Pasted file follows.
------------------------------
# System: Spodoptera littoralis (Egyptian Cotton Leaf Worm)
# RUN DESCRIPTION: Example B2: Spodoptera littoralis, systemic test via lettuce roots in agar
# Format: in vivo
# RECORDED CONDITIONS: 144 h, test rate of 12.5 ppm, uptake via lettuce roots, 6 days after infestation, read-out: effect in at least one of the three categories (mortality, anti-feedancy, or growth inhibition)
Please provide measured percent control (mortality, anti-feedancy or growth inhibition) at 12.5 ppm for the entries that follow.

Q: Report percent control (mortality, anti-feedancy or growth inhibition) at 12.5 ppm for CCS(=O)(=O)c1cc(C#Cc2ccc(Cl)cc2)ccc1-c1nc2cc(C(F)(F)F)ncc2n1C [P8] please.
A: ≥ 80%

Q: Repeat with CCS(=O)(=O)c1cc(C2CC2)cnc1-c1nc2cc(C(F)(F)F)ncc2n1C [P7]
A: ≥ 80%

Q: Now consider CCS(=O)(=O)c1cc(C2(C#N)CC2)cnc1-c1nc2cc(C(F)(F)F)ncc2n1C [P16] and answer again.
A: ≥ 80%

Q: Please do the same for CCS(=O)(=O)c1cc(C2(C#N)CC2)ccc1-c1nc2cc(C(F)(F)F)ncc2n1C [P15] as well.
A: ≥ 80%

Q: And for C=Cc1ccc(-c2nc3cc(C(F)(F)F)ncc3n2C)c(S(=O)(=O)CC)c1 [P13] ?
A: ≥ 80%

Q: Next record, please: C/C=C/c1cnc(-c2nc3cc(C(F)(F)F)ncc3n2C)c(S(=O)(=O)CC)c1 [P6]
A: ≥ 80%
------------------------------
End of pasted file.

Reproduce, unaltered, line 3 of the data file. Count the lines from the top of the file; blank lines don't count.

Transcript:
# Format: in vivo